"Lisa Gilman’s intimate account of female dancing at political rallies in Malawi offers a deeply nuanced analysis of the relationship between gender, performance, and political democracy. Teeming with ethnographic richness, her work contributes to a growing literature that explores the (musical and dance) performance of politics and nationalism in postcolonial Africa.... Gilman demonstrates a remarkable grasp of the subtleties and complexities surrounding women’s political dancing in Malawi, illustrating the intricate webs of power at work. Readers will appreciate not only her lucid prose and ethnographic detail, but also her ability to place her research in its appropriate historical context and connect it to larger issues in African studies. This book should appeal to scholars, but should equally be read by members of NGOs, human rights groups, and politicians who wish to further their knowledge of gender inequities and democracy in Africa." Journal of Folklore Research (website)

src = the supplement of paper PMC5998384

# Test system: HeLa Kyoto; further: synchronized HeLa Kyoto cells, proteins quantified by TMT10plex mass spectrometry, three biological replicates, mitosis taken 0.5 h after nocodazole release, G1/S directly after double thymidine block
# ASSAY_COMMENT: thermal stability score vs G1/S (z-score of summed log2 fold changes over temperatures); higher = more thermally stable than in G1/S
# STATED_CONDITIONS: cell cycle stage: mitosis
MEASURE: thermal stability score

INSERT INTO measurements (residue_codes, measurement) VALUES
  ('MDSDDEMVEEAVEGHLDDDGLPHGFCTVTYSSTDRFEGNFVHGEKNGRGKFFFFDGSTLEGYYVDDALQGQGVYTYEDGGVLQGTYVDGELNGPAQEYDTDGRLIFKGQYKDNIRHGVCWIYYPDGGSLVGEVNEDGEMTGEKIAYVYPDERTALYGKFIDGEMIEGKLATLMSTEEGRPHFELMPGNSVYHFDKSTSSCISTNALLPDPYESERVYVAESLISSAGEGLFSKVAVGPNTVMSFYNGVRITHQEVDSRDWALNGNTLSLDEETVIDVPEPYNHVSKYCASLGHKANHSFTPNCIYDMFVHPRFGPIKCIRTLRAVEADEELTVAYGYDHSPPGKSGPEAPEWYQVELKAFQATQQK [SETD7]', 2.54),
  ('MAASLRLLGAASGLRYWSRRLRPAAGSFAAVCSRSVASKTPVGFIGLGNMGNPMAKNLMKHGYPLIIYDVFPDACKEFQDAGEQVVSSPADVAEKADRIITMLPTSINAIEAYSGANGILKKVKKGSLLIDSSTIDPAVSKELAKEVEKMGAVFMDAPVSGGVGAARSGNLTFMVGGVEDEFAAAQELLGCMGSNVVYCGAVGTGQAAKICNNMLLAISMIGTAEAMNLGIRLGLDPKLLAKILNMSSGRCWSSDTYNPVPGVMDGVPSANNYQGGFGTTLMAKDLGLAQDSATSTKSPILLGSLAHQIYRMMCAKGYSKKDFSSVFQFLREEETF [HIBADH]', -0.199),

"Gilman’s book is a skillful, well-documented exploration of how present-day praise performances provide a powerful avenue for poor Malawian women to participate politically—while simultaneously perpetuating their political marginalization. Her interdisciplinary analysis is an effective conversation between existing literature and the perspectives of the participants." Western Folklore

"The Dance of Politics is a valuable contribution to the scholarly literature on gender, performance, and socio-political transformation in Africa.... This book provides a deep exploration of music and dance in the context of a specific African nation during a key moment in its history....The Dance of Politics offers insightful theoretical discussions and concrete examples/experiences that are of great interest for scholars from various disciplines focused on performance, gender, and politics in Africa." Journal of American Folklore

About the Author(s)

Lisa Gilman is Associate Professor in the English Department and Folklore Program at the University of Oregon.

In the Series

African Soundscapes